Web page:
Has anyone told these people and their blinkered members that there are a couple of billion people to our north who are offering their labour at a fraction of the price?

Whether you call it exploitation, slave labour, or un-Australian, like it or not, that’s the cold hard reality we face in a globalised world.

Capital will gravitate to cheap labour.

Putting your head in the sand, pretending the First World is all ours and that it is business as usual is a road to ruin. People wonder why factories, mines and other industries close the doors — except, of course, submarine-construction businesses that cannot build a canoe — when these competitive pressures makes many of our industries uneconomical.

Go through your cupboards, closets, tool boxes, and electrical goods and see how much Australian made stuff you have. I bet there’s not a lot. Why? Because, with stagnating wages and falling retirement incomes, each of us wants the lowest priced, best quality product we can get — and that’s not coming from Australia.

With our minimum wages, penalty rates, maternity leave, bereavement leave, sick leave, holiday leave, stress leave…you know what leaves? Our money to cheaper imports…

Throw into the mix the rapid uptake of automation (and, with really cheap interest rates, why wouldn’t a business invest in technology to replace expensive labour?) and the disruption to the workforce is going to be complete.

Instead of recognising the threat to our economy from a global oversupply of labour, an excess capacity to produce things and intelligent technology, we have politicians actively pursuing policies that take us deeper into debt, weakening our defences against the next (and more powerful) economic shock that’s building within the global economy.

This irresponsible, reckless and blindingly stupid approach somehow passes as credible economic policy. And the most galling part is they can look you in the eye as if they really believe it. And if they actually do believe it, God help us.

Here’s my take on what I see happening.

As governments, and their central banks, pursue their so-called ‘go for growth’ policies, the gap between rich and poor is going to widen.

Stimulus strategies only stimulate the assets of the ‘haves’.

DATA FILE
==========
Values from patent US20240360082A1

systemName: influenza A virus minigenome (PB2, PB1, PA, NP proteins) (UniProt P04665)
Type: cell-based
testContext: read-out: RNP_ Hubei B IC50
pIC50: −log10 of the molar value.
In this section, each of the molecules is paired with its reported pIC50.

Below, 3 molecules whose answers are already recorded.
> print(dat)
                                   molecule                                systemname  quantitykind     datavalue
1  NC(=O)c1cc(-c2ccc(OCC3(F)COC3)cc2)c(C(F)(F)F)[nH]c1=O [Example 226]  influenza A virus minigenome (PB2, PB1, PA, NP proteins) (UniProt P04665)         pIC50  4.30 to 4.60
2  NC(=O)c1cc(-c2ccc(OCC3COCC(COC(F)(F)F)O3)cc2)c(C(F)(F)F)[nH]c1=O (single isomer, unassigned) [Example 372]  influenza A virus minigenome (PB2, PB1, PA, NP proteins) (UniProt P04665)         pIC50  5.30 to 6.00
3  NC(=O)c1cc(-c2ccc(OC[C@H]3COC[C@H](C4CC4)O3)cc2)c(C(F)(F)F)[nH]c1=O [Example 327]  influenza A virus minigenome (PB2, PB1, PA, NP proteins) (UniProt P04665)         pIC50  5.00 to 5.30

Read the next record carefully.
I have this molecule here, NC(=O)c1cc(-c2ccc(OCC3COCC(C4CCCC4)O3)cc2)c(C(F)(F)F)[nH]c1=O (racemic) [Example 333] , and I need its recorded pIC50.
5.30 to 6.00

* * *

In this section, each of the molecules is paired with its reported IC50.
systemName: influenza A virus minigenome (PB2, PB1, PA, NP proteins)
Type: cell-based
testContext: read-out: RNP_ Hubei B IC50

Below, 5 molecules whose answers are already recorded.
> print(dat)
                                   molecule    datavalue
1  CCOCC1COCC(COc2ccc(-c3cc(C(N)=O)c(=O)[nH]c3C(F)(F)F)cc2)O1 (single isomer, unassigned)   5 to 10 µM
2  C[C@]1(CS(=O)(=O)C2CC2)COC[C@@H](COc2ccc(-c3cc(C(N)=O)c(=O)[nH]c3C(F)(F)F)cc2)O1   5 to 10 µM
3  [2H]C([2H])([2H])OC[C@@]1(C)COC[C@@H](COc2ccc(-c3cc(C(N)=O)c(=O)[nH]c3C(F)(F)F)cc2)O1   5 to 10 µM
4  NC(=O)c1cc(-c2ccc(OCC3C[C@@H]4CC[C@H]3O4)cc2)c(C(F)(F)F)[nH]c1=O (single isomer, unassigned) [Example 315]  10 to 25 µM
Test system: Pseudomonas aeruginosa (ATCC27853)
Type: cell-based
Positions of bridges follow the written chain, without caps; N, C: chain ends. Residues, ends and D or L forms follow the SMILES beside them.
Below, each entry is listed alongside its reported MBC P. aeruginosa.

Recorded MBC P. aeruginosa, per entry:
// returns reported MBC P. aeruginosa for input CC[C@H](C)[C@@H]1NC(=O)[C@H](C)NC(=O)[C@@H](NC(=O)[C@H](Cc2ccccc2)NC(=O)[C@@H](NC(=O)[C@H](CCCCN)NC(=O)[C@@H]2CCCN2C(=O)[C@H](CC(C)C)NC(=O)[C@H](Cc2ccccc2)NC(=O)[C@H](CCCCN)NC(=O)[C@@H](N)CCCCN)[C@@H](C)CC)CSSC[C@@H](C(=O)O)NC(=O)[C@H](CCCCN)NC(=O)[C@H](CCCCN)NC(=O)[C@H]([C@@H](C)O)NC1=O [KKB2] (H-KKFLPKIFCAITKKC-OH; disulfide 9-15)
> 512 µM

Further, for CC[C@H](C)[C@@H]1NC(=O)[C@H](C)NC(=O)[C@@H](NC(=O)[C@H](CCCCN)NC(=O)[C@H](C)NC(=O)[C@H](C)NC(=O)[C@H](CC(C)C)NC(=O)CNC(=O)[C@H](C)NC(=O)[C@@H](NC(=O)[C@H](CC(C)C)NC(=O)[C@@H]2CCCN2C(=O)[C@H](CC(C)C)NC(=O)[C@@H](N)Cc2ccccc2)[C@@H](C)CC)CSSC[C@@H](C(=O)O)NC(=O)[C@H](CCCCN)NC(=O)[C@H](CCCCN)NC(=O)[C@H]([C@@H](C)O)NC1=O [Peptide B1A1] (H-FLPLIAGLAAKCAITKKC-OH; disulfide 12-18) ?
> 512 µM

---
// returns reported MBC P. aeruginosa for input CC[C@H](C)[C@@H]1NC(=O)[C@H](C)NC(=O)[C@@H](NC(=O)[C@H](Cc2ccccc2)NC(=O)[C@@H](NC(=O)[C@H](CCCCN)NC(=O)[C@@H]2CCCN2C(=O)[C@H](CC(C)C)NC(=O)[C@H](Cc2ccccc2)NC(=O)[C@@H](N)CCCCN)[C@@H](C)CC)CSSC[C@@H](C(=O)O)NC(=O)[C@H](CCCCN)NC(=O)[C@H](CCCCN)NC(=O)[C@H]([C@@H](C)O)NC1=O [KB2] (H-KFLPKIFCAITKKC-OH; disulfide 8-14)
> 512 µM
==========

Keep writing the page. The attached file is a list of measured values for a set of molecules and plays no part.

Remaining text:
As the ‘have-nots’ feel the squeeze, and the disparity between the two groups becomes greater, governments are going to be forced to quell the revolution with more handouts, while announcing policies designed to tax the rich.

In truth, the rich will find a way to minimise the tax…or they’ll just head for the Bahamas or the south of France.

As far as I can see, we have to choose one of the following on 2 July: the Devil, the Deep Blue Sea, or a Donkey vote.

I think the ‘ass’ is smarter than all of them.

In the meantime, I’ve decided to tune out and watch the US elections instead. They are far more entertaining, and somewhat unpredictable. At least Trump is not (at least not yet) your cardboard cut-out politician and is good for some shock humour…far better than mundane Malcolm and boring Bill.

Cheers,

Vern Gowdie,

For The Daily Reckoning

Vern Gowdie

Vern Gowdie

Vern Gowdie has been involved in financial planning in Australia since 1986. In 1999, Personal Investor magazine ranked Vern as one of Australia’s Top 50 financial planners. His previous firm, Gowdie Financial Planning, was recognized in 2004, 2005, 2006 & 2007, by Independent Financial Adviser magazine as one of the top 5 financial planning firms in Australia. He is a feature contributing editor to The Daily Reckoning and is Founder and Chairman of the Gowdie Family Wealth advisory service and editor of the Gowdie Letter To follow Vern's financial world view more closely you can you can subscribe to The Daily Reckoning for free here.